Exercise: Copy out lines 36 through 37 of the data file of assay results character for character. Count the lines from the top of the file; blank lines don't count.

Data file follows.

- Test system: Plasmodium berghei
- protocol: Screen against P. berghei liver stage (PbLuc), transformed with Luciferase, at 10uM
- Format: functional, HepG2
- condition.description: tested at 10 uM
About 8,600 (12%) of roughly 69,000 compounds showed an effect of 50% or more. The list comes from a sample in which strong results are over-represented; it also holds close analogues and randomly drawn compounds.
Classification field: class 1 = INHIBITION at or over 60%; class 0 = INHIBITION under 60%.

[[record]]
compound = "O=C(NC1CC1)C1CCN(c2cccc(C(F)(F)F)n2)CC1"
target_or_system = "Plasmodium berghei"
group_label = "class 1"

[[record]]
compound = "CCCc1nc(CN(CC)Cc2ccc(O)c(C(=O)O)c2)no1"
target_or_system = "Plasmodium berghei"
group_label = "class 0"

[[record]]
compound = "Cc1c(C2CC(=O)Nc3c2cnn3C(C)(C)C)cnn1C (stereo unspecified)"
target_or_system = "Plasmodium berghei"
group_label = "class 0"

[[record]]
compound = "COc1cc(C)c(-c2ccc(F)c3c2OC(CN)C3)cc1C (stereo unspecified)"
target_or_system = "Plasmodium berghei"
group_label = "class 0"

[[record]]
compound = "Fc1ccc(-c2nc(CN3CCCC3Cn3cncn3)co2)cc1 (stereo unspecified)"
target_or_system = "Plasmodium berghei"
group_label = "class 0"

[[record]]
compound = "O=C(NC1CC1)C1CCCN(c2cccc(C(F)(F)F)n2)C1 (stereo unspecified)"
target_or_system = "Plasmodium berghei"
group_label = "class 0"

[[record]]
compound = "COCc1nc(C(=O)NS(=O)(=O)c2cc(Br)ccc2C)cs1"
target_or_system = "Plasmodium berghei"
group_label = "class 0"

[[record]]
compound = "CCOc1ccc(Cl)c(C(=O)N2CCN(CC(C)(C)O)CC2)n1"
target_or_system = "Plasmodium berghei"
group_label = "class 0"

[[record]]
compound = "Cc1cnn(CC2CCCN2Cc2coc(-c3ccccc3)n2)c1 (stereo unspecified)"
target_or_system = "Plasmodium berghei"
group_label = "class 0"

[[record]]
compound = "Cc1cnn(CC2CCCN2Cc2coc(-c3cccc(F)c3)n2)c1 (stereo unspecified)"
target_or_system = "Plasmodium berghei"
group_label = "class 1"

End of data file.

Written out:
compound = "CCOc1ccc(Cl)c(C(=O)N2CCN(CC(C)(C)O)CC2)n1"
target_or_system = "Plasmodium berghei"